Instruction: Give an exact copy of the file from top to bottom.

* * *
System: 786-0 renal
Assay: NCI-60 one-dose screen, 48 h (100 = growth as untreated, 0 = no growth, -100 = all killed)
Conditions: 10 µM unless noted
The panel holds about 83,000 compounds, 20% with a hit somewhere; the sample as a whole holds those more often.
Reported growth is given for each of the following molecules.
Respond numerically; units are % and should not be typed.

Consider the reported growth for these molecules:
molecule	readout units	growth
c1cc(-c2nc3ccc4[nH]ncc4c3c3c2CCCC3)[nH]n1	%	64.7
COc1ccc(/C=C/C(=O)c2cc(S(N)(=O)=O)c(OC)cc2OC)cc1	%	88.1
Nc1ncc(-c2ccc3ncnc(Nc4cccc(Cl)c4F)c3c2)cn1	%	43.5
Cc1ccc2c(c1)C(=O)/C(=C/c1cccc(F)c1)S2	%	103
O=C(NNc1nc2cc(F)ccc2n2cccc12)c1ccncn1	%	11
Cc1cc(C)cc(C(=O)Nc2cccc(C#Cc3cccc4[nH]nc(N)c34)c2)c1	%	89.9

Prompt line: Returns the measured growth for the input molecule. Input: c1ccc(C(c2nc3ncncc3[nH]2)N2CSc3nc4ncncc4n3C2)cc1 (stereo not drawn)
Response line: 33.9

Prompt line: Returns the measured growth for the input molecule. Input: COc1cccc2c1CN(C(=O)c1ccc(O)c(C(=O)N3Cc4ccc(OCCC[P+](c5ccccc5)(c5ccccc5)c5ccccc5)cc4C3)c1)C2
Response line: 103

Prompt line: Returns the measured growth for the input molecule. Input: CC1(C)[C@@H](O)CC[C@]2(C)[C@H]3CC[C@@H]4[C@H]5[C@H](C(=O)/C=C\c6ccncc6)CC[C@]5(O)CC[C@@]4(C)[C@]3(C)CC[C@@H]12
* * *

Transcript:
System: 786-0 renal
Assay: NCI-60 one-dose screen, 48 h (100 = growth as untreated, 0 = no growth, -100 = all killed)
Conditions: 10 µM unless noted
The panel holds about 83,000 compounds, 20% with a hit somewhere; the sample as a whole holds those more often.
Reported growth is given for each of the following molecules.
Respond numerically; units are % and should not be typed.

Consider the reported growth for these molecules:
molecule	readout units	growth
c1cc(-c2nc3ccc4[nH]ncc4c3c3c2CCCC3)[nH]n1	%	64.7
COc1ccc(/C=C/C(=O)c2cc(S(N)(=O)=O)c(OC)cc2OC)cc1	%	88.1
Nc1ncc(-c2ccc3ncnc(Nc4cccc(Cl)c4F)c3c2)cn1	%	43.5
Cc1ccc2c(c1)C(=O)/C(=C/c1cccc(F)c1)S2	%	103
O=C(NNc1nc2cc(F)ccc2n2cccc12)c1ccncn1	%	11
Cc1cc(C)cc(C(=O)Nc2cccc(C#Cc3cccc4[nH]nc(N)c34)c2)c1	%	89.9

Prompt line: Returns the measured growth for the input molecule. Input: c1ccc(C(c2nc3ncncc3[nH]2)N2CSc3nc4ncncc4n3C2)cc1 (stereo not drawn)
Response line: 33.9

Prompt line: Returns the measured growth for the input molecule. Input: COc1cccc2c1CN(C(=O)c1ccc(O)c(C(=O)N3Cc4ccc(OCCC[P+](c5ccccc5)(c5ccccc5)c5ccccc5)cc4C3)c1)C2
Response line: 103

Prompt line: Returns the measured growth for the input molecule. Input: CC1(C)[C@@H](O)CC[C@]2(C)[C@H]3CC[C@@H]4[C@H]5[C@H](C(=O)/C=C\c6ccncc6)CC[C@]5(O)CC[C@@]4(C)[C@]3(C)CC[C@@H]12